Health services crippled as hospitals struggle

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ONLY a decade ago, Zimbabwe’s public health delivery system was ranked among the best in sub-Saharan Africa.

Elias Mambo/Elizabeth Dumbreni

But like much else in the country, the system is still struggling to rebound as the country’s stubborn economic malaise shows disturbing signs of worsening.

Despite marginal improvement during the days of the unity government in which drugs were donated by the international community and hospitals revived their day-to-day activities, the health delivery system is once again under tremendous strain as hospital equipment gives in due to lack of maintenance due to inadequate funding, while some lies idle due to staffing shortages as qualified personnel desert government institutions for greener pastures.

During the tenure of the unity government between 2009 and 2013, the National Health Strategy for Zimbabwe was adopted and the health sector received a major boost when the United Kingdom announced a contribution of £74 million (around US$120 million) to support maternal and child health.

The five-year plan sought to reverse the decline in the performance of the country’s health delivery system, especially as it impacted on universal access to primary healthcare by vulnerable populations.

The goals of the plan included tackling levels of health financing to improve access to basic medical equipment and essential medicines; taking steps to attract and retain health workers in the public health sector; and laying the foundation for an investment policy to fund the rehabilitation and development of the health services infrastructure.

However, after Zanu PF’s contested July 31 election victory, the public health system took a nosedive resulting in hospitals failing to dispense basic drugs such as anti-retroviral drugs (ARVs), putting lives of more than 600 000 people into danger.

Currently, the major reasons for preventable deaths in public hospitals are a shortage of staff, medication and equipment.
The country’s major referral hospitals such as Harare Central Hospital, Parirenyatwa Group of Hospitals, Chitungwiza Central Hospital, Mpilo Central Hospital, Ingutsheni Hospital and United Bulawayo Hospitals continue to struggle to varying extents.
Most of the hospitals are said to be using obsolete medical machinery, with Harare Central Hospital’s X-rays and ultrasound machines down most of the time due to persistent water shortages at the hospital.

The hospital gets water at most three times a week, but only in the afternoon.

This has resulted in the hospital turning away many patients, resulting in a large number of them on a waiting list for the service as the majority cannot afford the US$30 to US$40 X-ray fees charged by private institutions.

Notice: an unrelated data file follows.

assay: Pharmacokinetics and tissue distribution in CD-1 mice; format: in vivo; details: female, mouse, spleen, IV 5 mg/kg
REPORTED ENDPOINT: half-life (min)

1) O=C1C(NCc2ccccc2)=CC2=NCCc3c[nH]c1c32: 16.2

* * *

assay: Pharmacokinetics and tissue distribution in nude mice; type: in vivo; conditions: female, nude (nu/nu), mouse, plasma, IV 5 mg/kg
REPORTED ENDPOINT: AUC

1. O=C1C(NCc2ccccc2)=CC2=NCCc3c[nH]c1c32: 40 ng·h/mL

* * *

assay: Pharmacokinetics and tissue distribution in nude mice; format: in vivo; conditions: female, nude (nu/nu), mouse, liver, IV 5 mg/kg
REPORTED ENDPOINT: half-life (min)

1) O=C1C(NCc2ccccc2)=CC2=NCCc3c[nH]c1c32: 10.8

Although theatres at the hospital are functioning, they are operating well below capacity due to equipment and staff shortages.
Harare Hospital is said to be charging a US$50 admission fee upfront before a patient is attended to, and nurses at the hospital said they were not attending to patients without cash up front, a practice now obtaining at other hospitals.

The hospital is owed about US$16 million by patients since 2009.

The Health ministry’s allocation in the 2014 Budget was US$23,8 million which was gobbled up by a US$36,4 million debt to various suppliers accrued last year.

“We have been barred from attending to patients who do not have money,” said a senior nurse at Harare Hospital on Tuesday.
“Guards have been assigned to check receipts for fee payment before patients are treated.”

In fact, Harare hospital now has a ward (room 20) specifically for detaining those that have failed to settle their hospital bills and security guards keep a watchful eye on the ward to ensure no one leaves without producing proof of payment.

Elsewhere, despite improvements in availability of state-of-the-art equipment in theatres, Parirenyatwa Hospital also faces challenges in servicing the equipment.

The hospital, which has a medical, surgical, paediatric and a maternity section in the main complex, is looking for funds and expertise to service its equipment.

Chief executive officer of the hospital, Thomas Zigora, told a visiting parliamentary delegation last week they were negotiating with a South African company contracts for maintenance of the equipment and spares, raising questions as to why there was no provision for maintenance of the equipment by the supplier.

While Parirenyatwa is quite well-equipped Zigora said its biggest hurdle was the shortage of staff to handle the equipment as there is a serious shortage of oncologists, radiographers, physicists and nurses. Junior doctors working in Zimbabwe’s public health institutions are reportedly earning only US$283 per month, way below the poverty datum line of about US$560.

Cancer treatment also remains beyond the means of most Zimbabweans as it can cost up to US$2 500 for treatment for four to six weeks.
Built in 1957 Mpilo Hospital was meant to cater for Bulawayo urban, which had a population of 100 000 at the time. This figure has grown to almost one million people while the hospital is also a referral centre for patients from Matabeleland North, Matabeleland South, the Midlands and Masvingo — a combined population of about six million people.

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